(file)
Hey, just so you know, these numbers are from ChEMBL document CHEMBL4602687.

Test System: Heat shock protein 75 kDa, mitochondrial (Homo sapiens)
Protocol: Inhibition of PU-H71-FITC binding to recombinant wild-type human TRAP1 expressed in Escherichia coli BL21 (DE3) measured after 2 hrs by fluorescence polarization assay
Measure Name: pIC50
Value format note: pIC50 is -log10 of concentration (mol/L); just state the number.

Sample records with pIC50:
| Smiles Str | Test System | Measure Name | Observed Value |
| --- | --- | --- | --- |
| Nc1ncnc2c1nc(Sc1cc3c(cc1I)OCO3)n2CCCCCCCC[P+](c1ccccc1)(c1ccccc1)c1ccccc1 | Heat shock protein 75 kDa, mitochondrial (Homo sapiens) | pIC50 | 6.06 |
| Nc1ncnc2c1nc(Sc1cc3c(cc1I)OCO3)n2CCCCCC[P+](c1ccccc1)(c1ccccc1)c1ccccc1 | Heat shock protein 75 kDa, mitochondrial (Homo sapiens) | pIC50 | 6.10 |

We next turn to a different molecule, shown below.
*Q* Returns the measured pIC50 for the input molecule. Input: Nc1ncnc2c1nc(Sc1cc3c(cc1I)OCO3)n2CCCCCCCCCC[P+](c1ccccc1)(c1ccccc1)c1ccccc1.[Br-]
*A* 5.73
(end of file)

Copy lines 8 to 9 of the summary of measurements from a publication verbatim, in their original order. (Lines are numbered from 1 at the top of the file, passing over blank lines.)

| --- | --- | --- | --- |
| Nc1ncnc2c1nc(Sc1cc3c(cc1I)OCO3)n2CCCCCCCC[P+](c1ccccc1)(c1ccccc1)c1ccccc1 | Heat shock protein 75 kDa, mitochondrial (Homo sapiens) | pIC50 | 6.06 |